The drug: Bydureon (exenatide extended-release)
The disease: Type 2 diabetes
The developers: Amylin Pharmaceuticals, Eli Lilly and Alkermes
Peak projections: $1 billion (BMO Capital Markets) to $3 billion (Deutsche Bank)
The FDA twice sent the developers of Bydureon complete response letters in 2010, but the companies have turned a corner this year with a European green light for the long-acting diabetes drug and data that address heart safety concerns about the treatment. Yet the court struggles between the two lead developers of the drug, Eli Lilly ($LLY) and Amylin ($AMLN), have added a sour twist to the story.
The success of Bydureon, a long-acting version of the Amylin and Lilly diabetes drug Byetta, has implications for the companies' position in the increasingly competitive market for a class of drugs known as the GLP-1 receptor agonists. Novo Nordisk has been eating into the companies' Byetta business with its rival GLP-1 drug Victoza.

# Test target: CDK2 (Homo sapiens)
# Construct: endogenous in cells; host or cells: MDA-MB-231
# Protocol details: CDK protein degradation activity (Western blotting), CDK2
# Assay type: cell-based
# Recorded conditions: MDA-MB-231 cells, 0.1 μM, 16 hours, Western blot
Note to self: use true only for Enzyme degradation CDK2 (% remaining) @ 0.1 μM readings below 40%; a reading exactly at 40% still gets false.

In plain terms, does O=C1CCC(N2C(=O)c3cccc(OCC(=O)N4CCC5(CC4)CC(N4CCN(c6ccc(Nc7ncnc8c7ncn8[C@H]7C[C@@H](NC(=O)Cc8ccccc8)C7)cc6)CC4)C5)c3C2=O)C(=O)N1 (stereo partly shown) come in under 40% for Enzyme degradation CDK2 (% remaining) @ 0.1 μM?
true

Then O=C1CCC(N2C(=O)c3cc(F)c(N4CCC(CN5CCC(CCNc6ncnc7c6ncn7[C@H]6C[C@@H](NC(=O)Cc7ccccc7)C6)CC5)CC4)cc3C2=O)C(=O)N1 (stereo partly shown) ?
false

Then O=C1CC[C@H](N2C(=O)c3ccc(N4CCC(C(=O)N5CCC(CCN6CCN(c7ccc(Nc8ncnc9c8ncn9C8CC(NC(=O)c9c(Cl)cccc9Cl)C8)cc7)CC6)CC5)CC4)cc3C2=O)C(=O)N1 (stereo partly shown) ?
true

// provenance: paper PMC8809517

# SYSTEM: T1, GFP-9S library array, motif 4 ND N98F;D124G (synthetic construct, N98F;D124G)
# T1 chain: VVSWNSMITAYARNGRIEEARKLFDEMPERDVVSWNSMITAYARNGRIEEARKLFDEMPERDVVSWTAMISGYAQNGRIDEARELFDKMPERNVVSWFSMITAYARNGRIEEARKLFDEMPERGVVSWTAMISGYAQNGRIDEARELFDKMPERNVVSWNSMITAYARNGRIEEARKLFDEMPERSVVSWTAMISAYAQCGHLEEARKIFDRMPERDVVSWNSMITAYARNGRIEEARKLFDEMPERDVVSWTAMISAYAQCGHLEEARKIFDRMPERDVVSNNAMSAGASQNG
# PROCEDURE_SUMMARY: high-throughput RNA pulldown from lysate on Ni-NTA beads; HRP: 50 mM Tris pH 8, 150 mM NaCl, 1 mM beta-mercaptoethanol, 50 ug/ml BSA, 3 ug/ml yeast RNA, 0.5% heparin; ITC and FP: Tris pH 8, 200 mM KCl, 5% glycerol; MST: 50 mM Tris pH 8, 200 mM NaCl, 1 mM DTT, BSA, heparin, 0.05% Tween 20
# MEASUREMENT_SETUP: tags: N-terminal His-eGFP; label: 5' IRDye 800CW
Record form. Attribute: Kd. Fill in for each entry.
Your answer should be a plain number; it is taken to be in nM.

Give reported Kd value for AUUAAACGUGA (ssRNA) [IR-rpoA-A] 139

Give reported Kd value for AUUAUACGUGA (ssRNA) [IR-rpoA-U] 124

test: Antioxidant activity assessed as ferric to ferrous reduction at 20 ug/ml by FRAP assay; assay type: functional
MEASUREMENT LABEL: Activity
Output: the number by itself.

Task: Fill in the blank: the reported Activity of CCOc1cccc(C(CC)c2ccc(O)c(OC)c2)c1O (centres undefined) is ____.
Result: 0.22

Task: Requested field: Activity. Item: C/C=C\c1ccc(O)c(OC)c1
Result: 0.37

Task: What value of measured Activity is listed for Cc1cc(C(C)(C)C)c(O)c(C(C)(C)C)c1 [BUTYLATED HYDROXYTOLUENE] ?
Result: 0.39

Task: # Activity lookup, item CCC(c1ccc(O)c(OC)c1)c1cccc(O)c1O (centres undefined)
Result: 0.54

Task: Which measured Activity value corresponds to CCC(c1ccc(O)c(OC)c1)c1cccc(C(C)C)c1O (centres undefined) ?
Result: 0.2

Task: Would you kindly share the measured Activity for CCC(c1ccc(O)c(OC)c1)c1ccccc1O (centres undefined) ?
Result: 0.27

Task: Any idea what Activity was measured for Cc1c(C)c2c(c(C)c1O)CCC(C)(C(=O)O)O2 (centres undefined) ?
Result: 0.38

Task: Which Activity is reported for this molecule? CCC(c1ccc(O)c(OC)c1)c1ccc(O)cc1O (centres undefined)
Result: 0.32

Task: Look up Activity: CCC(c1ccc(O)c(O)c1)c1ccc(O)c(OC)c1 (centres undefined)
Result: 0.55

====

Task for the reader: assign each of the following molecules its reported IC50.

Yet Bydureon could be the first FDA-approved drug from this class that is injected once per week. The FDA is expected to complete its review of Bydureon by Jan. 28, and an approval could help Lilly and Amylin regain some lost ground in the GLP-1 market because of the dosing advantages over the existing meds. Alkermes ($ALKS), the drug-delivery specialist, provides the tech to prolong the availability of the drug in patients' systems, and it is due royalties on sales of Bydureon.
While Bydureon has made progress this year, Amylin and Lilly have feuded in court over Lilly's deal with Boehringer Ingelheim to promote the latter company's diabetes drug linagliptin. Yet the case also shows just how much is at stake for these companies in the blockbuster market for diabetes drugs.